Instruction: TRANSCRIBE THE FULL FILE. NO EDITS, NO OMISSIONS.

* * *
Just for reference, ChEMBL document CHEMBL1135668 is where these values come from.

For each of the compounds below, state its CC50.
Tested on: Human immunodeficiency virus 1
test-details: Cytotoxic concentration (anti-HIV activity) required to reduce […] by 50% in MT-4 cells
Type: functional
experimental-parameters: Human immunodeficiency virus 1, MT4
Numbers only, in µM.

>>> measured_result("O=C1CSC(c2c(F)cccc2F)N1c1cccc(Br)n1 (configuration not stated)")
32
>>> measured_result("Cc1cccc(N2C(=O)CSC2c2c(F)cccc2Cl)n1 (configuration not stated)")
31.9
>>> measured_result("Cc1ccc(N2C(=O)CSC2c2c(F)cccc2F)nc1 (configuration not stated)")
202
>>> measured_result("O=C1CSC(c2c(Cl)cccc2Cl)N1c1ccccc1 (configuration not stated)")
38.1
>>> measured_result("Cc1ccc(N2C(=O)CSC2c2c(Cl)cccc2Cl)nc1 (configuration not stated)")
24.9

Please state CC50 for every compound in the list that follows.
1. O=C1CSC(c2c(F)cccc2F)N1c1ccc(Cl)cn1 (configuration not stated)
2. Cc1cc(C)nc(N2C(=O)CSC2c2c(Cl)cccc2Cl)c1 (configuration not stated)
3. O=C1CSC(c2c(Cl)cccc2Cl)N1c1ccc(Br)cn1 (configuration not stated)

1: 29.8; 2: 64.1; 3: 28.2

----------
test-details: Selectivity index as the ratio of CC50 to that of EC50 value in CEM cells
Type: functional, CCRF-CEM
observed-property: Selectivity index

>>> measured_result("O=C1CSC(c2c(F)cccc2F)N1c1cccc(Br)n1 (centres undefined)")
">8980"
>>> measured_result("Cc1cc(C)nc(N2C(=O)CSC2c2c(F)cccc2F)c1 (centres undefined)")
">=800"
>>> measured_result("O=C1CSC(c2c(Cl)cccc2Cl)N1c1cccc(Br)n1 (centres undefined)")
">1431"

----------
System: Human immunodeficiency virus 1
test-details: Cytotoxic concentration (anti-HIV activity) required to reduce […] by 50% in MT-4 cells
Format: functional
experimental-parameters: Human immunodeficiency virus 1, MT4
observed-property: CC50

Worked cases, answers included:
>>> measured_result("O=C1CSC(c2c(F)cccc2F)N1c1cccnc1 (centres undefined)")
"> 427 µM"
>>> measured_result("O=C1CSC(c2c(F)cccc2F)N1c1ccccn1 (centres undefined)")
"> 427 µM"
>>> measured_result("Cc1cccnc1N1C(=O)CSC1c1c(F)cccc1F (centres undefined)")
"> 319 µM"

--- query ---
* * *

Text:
Just for reference, ChEMBL document CHEMBL1135668 is where these values come from.

For each of the compounds below, state its CC50.
Tested on: Human immunodeficiency virus 1
test-details: Cytotoxic concentration (anti-HIV activity) required to reduce […] by 50% in MT-4 cells
Type: functional
experimental-parameters: Human immunodeficiency virus 1, MT4
Numbers only, in µM.

>>> measured_result("O=C1CSC(c2c(F)cccc2F)N1c1cccc(Br)n1 (configuration not stated)")
32
>>> measured_result("Cc1cccc(N2C(=O)CSC2c2c(F)cccc2Cl)n1 (configuration not stated)")
31.9
>>> measured_result("Cc1ccc(N2C(=O)CSC2c2c(F)cccc2F)nc1 (configuration not stated)")
202
>>> measured_result("O=C1CSC(c2c(Cl)cccc2Cl)N1c1ccccc1 (configuration not stated)")
38.1
>>> measured_result("Cc1ccc(N2C(=O)CSC2c2c(Cl)cccc2Cl)nc1 (configuration not stated)")
24.9

Please state CC50 for every compound in the list that follows.
1. O=C1CSC(c2c(F)cccc2F)N1c1ccc(Cl)cn1 (configuration not stated)
2. Cc1cc(C)nc(N2C(=O)CSC2c2c(Cl)cccc2Cl)c1 (configuration not stated)
3. O=C1CSC(c2c(Cl)cccc2Cl)N1c1ccc(Br)cn1 (configuration not stated)

1: 29.8; 2: 64.1; 3: 28.2

----------
test-details: Selectivity index as the ratio of CC50 to that of EC50 value in CEM cells
Type: functional, CCRF-CEM
observed-property: Selectivity index

>>> measured_result("O=C1CSC(c2c(F)cccc2F)N1c1cccc(Br)n1 (centres undefined)")
">8980"
>>> measured_result("Cc1cc(C)nc(N2C(=O)CSC2c2c(F)cccc2F)c1 (centres undefined)")
">=800"
>>> measured_result("O=C1CSC(c2c(Cl)cccc2Cl)N1c1cccc(Br)n1 (centres undefined)")
">1431"

----------
System: Human immunodeficiency virus 1
test-details: Cytotoxic concentration (anti-HIV activity) required to reduce […] by 50% in MT-4 cells
Format: functional
experimental-parameters: Human immunodeficiency virus 1, MT4
observed-property: CC50

Worked cases, answers included:
>>> measured_result("O=C1CSC(c2c(F)cccc2F)N1c1cccnc1 (centres undefined)")
"> 427 µM"
>>> measured_result("O=C1CSC(c2c(F)cccc2F)N1c1ccccn1 (centres undefined)")
"> 427 µM"
>>> measured_result("Cc1cccnc1N1C(=O)CSC1c1c(F)cccc1F (centres undefined)")
"> 319 µM"

--- query ---